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And steal unfelt the sultry hours away.
The lovely young LAVINIA once had friends ;
But is when unadorn'd, adorn'd the most.
“ What pity! that so delicate a form,
Whom yet my fruitless search could never find.
When, strict enquiring, from herself he found
“ And art thou then AcAsTo's dear remains ? She, whom my restless gratitude has sought, So long in vain? O heavens! the very same, The softened image of my noble friend, Alive bis ev'ry look, his ev'ry feature, More elegantly touch’d. Sweeter than spring! Thou sole surviving blossom from the root That nourish'd up my fortune! Say, ah! where, In what sequester'd desert, hast thou drawu The kindest aspect of delighted Heaven ! Into such beauty spread, and blown so fair; Though poverty's cold wind, and crushing rain, Beat keen, and heavy on thy tender years? Oh, let me now, into a richer soil, Transplant thee safe! where vernal suns and showers, Diffuse their warmest, largest influence : And of my garden be the pride, and joy! Ill it befits thee, oh, it ill befits Acasto's daughter, his whose open stores, Though vast, were little to his ampler heart, The father of a country, thus to pick The very refuse of those harvest-fields, Which from his bounteous friendship I enjoy. Then throw that shameful pittance from thy hand, But ill apply'd to such a rugged task; The fields, the master, all, my fair, are thine, If to the various blessings which thy house Has on me lavish'd, thou wilt add that bliss, That dearest bliss, the power of blessing thee!"
Here ceas'd the youth ; yet still his speaking eye Express’d the sacred triumph of his soul,
With conscious virtue, gratitude, and love,
ON THE VANITY OF RICHES.
Riches make themselves wings and flee away.—Prov. xxiii. 5. WE are 100 prone to imagine the condition of others preferable to our own: we change, it may be, our situation, but therein find not the happiness we expected, and yet remain unconvinced of our folly. We pursue, vainly pursue, the fleeting phantoms which enfeebled hope raises in the distempered imagination, although disappointment attends every step, and mocks every endeavour. We either find the objects of our wishes recede in proportion to our advances, or, if possessed, that they prove inadequate to our sanguine expectations.
One of the most deceitful bubbles that ever danced before the eye of human vanity, is wealth. It glitters at a distance, and appears replete with every requisite essential to terrestrial felicity. Ii attracts the attention of numbers from every other object, and kindles, in the breasts of its candidates, an inextinguishable ardour to acquire it. By weak minds it is considered as the highest sublunary good; and therefore to attain it, is to exclude every want, and to possess every satisfaction.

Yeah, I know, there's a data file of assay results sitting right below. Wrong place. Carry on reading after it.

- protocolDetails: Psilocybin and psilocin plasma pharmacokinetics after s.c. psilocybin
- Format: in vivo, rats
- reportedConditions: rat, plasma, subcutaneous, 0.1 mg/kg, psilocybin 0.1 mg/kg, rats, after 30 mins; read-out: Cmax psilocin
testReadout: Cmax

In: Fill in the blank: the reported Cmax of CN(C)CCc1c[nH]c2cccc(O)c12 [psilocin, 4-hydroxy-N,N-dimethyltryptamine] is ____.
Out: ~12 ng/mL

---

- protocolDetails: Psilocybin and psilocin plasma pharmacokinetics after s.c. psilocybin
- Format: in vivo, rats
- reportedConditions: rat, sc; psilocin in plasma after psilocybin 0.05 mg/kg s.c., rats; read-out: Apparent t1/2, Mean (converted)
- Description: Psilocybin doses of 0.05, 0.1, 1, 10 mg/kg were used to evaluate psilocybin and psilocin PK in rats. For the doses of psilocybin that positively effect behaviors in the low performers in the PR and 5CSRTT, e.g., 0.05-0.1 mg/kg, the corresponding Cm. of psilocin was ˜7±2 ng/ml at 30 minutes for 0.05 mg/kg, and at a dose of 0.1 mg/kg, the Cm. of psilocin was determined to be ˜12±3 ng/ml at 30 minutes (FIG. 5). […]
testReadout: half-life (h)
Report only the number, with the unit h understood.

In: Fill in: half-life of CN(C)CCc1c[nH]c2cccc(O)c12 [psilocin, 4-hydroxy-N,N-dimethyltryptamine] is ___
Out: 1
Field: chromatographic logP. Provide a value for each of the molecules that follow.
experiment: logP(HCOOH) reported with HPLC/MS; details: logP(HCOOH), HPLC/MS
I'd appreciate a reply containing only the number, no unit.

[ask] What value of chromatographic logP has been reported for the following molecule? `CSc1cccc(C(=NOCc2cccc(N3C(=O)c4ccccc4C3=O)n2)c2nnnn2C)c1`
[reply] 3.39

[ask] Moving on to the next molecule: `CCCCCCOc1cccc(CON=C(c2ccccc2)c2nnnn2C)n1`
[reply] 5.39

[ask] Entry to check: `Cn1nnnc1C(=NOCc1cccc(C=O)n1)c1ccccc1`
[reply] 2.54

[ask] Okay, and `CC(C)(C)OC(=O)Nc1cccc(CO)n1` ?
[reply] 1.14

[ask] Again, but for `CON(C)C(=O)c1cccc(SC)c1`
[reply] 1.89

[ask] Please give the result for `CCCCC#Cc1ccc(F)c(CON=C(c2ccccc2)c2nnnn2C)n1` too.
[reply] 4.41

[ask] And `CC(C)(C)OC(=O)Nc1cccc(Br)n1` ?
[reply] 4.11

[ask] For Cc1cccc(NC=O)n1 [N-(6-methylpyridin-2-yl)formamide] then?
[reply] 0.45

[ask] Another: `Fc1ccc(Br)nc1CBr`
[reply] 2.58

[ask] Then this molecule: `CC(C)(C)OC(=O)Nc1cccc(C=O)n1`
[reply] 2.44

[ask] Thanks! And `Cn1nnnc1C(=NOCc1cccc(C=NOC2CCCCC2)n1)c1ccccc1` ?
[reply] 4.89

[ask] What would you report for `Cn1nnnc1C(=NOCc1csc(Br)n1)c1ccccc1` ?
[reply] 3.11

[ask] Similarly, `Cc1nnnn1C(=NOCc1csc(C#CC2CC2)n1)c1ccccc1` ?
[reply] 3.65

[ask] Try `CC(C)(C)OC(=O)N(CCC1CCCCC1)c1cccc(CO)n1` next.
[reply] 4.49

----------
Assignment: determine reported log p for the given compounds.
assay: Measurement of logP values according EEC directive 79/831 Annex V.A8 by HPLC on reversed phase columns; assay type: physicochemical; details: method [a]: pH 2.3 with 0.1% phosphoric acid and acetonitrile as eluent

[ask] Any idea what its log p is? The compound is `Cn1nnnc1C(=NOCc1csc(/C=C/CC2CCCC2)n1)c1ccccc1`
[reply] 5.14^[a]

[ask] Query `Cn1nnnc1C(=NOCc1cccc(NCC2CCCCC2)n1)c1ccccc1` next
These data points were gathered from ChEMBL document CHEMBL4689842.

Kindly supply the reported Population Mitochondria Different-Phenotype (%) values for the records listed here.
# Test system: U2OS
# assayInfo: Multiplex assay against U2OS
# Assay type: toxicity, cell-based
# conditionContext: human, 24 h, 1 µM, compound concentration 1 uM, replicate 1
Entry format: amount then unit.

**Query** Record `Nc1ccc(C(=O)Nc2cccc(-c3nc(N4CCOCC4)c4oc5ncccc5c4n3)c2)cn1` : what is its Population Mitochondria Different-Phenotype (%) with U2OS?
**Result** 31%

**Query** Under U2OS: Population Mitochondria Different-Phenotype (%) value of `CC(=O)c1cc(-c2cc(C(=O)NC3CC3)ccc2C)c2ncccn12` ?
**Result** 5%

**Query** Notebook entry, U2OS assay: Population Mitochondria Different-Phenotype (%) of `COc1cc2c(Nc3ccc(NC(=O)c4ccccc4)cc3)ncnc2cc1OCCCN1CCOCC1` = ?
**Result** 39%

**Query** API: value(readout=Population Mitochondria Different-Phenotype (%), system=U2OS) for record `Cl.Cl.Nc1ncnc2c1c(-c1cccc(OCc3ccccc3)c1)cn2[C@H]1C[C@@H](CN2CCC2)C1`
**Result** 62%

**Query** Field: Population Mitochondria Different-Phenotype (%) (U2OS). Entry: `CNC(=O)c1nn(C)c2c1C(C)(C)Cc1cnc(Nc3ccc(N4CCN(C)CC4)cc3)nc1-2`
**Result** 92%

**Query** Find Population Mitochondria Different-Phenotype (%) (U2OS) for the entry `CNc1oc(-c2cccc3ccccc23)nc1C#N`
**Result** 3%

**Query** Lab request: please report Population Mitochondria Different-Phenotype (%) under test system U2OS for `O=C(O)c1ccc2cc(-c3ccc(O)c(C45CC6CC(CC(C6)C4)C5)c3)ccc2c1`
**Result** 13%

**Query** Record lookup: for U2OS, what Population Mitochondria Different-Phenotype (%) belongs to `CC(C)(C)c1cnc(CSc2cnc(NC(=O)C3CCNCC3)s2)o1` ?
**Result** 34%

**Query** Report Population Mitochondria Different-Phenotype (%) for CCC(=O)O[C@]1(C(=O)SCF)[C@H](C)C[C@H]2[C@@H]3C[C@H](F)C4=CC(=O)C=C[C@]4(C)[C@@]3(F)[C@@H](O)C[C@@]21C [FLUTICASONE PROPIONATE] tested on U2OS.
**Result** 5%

But, alas! wealth often tries the pursuer, and in the end, leaves him tired, languid, and disappointed with the fruitless chace. To some indeed, she grants her favours with peculiar liberality, and admits them to rifle her golden
treasury. But are these in " a spot to real happiness confined ?". No surely; they find, by unprofitable experience, that the possession of riches falls far short of their fond expectations.
Riches are not able to confer that felicity they promise, or to avert those evils which they are supposed capable of preventing. They are unable to limit the licentiousness of desire, to fill the grasp of avarice, to guard the avenues through which afflictions enter, or to afford that happiness which is expected from them. The possession of wealth introduces wants not less numerous, not less importunate, than those we complain of in a state of poverty. They are, indeed, different in kind, but not less destructive of that felicity we vainly seek after in this imperfect state. We are very apt to conclude, that those are exempt from unhappiness, on whom prosperity beams her radiance, and whose dwellings are circumfused with affluence. In the erring estimation of short-sighted mortals, “ their lines are cast in pleasant places;" but a little reflection will convince us, that they are “ encompassed with many sorrows."
View the men who have free access to the temple of riches, and you will not find them happier than others : they have still numerous wants, which increase with their acquisitions ; and still more numerous fears, arising from their very possessions, to which those in humbler stations are utter strangers. Some find their desires strengthened by the increase of their wealth, and the more they inherit, the more unbounded is their grasp. Were it possible for such to accumulate all the treasures of the earth, they would still be unsatisfied ; and, like Alexander, weep because there was no other world within their reach to plunder. Others, whose desires are more circumscribed, and who appear contented with their present possessions, are not less unhappy. Men cannot essentially possess more than they enjoy ; the rest, like a cipher on the left hand of a figure, is of no value: unprofitable as to any useful purpose, it is only a barren splendour, which, like the glare of a comet, although it shines at a distance, yet affords no warmth to invigorate him who gazes on it: he may contemplate it with barren admiration, but cannot render it subservient to any of the most valuable purposes of life.
Such, therefore, as possess more wealth than is sufficient to furnish the reasonable wants of humanity, are generally employed in a laborious search after pleasures yet untasted, in which they hope to find unmixed happiness. There is,